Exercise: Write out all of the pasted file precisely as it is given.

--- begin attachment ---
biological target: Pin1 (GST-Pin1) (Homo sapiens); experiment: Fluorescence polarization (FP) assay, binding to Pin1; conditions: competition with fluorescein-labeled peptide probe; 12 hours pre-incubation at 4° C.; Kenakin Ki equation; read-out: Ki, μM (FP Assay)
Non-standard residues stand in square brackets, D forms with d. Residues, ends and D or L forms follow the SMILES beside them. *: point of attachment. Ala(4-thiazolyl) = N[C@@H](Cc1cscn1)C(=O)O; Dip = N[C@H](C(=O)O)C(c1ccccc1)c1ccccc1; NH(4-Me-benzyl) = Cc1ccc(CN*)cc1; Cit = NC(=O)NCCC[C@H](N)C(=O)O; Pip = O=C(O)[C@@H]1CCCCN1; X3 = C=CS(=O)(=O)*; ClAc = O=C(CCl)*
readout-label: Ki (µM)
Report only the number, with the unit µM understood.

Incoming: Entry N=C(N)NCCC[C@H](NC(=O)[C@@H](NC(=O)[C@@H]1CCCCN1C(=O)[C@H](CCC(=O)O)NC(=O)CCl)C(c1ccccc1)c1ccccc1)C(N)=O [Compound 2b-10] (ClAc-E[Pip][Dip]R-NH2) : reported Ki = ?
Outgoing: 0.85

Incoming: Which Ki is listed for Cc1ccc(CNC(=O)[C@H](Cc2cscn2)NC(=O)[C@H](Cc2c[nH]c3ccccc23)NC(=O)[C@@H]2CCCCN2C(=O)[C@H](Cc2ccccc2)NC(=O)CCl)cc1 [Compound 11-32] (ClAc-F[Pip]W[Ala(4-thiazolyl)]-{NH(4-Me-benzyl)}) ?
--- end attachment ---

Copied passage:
biological target: Pin1 (GST-Pin1) (Homo sapiens); experiment: Fluorescence polarization (FP) assay, binding to Pin1; conditions: competition with fluorescein-labeled peptide probe; 12 hours pre-incubation at 4° C.; Kenakin Ki equation; read-out: Ki, μM (FP Assay)
Non-standard residues stand in square brackets, D forms with d. Residues, ends and D or L forms follow the SMILES beside them. *: point of attachment. Ala(4-thiazolyl) = N[C@@H](Cc1cscn1)C(=O)O; Dip = N[C@H](C(=O)O)C(c1ccccc1)c1ccccc1; NH(4-Me-benzyl) = Cc1ccc(CN*)cc1; Cit = NC(=O)NCCC[C@H](N)C(=O)O; Pip = O=C(O)[C@@H]1CCCCN1; X3 = C=CS(=O)(=O)*; ClAc = O=C(CCl)*
readout-label: Ki (µM)
Report only the number, with the unit µM understood.

Incoming: Entry N=C(N)NCCC[C@H](NC(=O)[C@@H](NC(=O)[C@@H]1CCCCN1C(=O)[C@H](CCC(=O)O)NC(=O)CCl)C(c1ccccc1)c1ccccc1)C(N)=O [Compound 2b-10] (ClAc-E[Pip][Dip]R-NH2) : reported Ki = ?
Outgoing: 0.85

Incoming: Which Ki is listed for Cc1ccc(CNC(=O)[C@H](Cc2cscn2)NC(=O)[C@H](Cc2c[nH]c3ccccc23)NC(=O)[C@@H]2CCCCN2C(=O)[C@H](Cc2ccccc2)NC(=O)CCl)cc1 [Compound 11-32] (ClAc-F[Pip]W[Ala(4-thiazolyl)]-{NH(4-Me-benzyl)}) ?